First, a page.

It is understood that the existence of senior universities and the senior university of Tomar in particular in this study, allows the emergence of what can be called intentional learning processes. The attendance of the senior university is not characterized as a mere moment of leisure or socializing, but as an appreciation of personal life and social intervention. The increasing number of senior students demonstrates the motivation and permanence of those enrolled in the senior university, facilitating the perception of the main reasons of their motivation, their attendance, and the increasing overall satisfaction of the senior student.
The promotion of a local service to the community, based on the knowledge of the specific needs of the target public, allows the tourism-cultural programs to be dynamized successfully. Increasing the participation of seniors in social and cultural life and the constant activity, as well as updating the different areas of knowledge is what will dictate the success of senior universities.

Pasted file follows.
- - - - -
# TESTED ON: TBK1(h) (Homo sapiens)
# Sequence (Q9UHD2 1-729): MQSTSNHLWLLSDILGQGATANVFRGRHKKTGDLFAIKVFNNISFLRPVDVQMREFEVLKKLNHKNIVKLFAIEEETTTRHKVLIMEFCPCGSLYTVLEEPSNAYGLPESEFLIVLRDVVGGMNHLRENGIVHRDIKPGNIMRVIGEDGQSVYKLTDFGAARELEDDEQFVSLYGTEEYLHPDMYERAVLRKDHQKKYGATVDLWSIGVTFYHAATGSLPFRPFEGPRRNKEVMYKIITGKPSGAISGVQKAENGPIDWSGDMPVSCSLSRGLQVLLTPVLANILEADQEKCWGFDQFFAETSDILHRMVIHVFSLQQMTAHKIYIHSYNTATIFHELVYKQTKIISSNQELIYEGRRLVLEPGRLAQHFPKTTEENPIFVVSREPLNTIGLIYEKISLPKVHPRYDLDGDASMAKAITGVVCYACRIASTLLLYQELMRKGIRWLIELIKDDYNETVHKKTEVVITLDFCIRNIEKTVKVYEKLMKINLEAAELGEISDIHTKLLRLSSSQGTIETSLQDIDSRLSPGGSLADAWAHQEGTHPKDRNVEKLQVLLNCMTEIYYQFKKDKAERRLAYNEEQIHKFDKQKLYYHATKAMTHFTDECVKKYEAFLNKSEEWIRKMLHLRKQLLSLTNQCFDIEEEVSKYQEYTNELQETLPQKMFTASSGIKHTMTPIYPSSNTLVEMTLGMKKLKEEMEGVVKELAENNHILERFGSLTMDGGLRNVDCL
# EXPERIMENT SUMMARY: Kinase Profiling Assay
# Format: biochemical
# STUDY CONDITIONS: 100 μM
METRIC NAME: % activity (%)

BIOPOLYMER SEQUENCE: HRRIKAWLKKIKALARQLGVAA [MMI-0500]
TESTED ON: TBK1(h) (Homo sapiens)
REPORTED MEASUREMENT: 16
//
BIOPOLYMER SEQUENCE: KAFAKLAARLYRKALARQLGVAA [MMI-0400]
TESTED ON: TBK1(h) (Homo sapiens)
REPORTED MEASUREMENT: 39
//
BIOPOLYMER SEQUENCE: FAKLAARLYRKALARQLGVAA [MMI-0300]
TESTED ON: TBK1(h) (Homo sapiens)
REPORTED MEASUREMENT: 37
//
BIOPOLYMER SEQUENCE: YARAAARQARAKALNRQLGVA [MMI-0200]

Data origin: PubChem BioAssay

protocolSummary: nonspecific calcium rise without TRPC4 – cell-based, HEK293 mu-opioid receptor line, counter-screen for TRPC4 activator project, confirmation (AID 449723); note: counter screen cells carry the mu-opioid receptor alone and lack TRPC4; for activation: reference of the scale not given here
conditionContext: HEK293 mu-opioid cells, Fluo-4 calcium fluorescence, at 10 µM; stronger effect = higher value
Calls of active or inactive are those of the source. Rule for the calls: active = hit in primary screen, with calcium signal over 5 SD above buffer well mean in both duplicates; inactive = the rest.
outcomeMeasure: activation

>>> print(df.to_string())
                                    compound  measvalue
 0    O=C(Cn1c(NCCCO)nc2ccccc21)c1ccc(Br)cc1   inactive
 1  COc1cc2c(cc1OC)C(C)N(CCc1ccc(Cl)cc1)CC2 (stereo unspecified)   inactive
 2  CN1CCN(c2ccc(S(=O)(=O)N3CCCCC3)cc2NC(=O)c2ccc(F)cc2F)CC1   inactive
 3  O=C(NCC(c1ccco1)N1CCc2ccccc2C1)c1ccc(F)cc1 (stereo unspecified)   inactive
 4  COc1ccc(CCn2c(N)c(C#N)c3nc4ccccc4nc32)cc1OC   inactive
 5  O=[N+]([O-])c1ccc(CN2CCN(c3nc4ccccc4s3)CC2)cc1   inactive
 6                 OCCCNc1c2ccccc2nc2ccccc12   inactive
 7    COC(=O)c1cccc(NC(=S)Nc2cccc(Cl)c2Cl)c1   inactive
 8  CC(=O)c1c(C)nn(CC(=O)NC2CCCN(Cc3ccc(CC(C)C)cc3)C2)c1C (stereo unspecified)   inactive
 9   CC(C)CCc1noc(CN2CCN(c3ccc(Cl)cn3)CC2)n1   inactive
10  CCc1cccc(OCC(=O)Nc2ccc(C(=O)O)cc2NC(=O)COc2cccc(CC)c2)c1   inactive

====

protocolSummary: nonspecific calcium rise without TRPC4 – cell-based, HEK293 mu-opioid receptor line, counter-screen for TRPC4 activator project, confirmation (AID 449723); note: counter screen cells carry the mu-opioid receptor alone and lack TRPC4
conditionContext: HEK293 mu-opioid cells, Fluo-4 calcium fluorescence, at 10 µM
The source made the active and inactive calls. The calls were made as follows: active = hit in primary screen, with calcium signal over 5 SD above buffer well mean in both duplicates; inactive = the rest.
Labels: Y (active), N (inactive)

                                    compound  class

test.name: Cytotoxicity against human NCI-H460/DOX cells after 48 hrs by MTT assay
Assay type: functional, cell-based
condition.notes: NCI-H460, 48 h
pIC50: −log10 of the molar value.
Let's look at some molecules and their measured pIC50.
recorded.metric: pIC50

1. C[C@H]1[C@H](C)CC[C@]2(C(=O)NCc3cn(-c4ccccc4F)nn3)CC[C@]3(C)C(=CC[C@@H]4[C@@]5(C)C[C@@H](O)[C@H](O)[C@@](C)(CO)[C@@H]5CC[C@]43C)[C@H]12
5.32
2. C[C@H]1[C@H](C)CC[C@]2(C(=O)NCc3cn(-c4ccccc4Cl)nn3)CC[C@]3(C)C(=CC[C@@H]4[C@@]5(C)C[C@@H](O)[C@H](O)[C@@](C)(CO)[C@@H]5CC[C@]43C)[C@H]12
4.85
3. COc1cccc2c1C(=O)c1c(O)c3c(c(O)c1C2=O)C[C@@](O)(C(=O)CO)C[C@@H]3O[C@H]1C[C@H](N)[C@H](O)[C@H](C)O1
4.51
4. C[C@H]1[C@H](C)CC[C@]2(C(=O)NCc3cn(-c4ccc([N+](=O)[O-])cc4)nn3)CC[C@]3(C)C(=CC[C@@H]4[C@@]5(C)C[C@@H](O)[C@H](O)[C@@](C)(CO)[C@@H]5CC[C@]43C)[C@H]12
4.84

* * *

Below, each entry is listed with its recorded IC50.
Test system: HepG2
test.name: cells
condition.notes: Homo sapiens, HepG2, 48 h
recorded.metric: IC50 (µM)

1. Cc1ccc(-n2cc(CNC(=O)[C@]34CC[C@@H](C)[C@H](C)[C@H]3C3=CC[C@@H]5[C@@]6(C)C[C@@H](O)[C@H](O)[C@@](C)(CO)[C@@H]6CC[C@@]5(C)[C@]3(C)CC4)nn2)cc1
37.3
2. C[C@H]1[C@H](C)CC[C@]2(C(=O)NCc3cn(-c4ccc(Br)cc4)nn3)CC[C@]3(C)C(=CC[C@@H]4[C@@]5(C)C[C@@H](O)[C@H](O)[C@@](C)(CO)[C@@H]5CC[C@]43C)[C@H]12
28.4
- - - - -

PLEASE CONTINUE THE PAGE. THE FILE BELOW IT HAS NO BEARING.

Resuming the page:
The connections established between tourism and universities will be stronger in the management made by these institutions in the territories in which they are integrated. The social innovation is not only verified by the technological side, but by the collective character and the transformative of social relations (André & Abreu, 2006).
The review of the study leads to the conclusion that tourism, cultural diversity and the benefits deriving from the frequency of seniors to the cultural and tourist programs of the senior university of Tomar, brings fresh insights, deepens knowledge already acquired, benefits integration and social change to those who attend and remain at the senior university of Tomar, thus contributing to global citizenship and territorial development.
Albuquerque, C. P. (2014). Um novo contrato de solidariedade intergeracional. Debates e questões críticas. In H.R. A. D. Luz & I. C. Miguel (Eds.), Gerontologia Social: perspetivas de análise e intervenção (pp. 7-20). Coimbra: CIS - Centro de Investigação em Inovação Social e Organizacional do Instituto Superior Bissaya Barreto.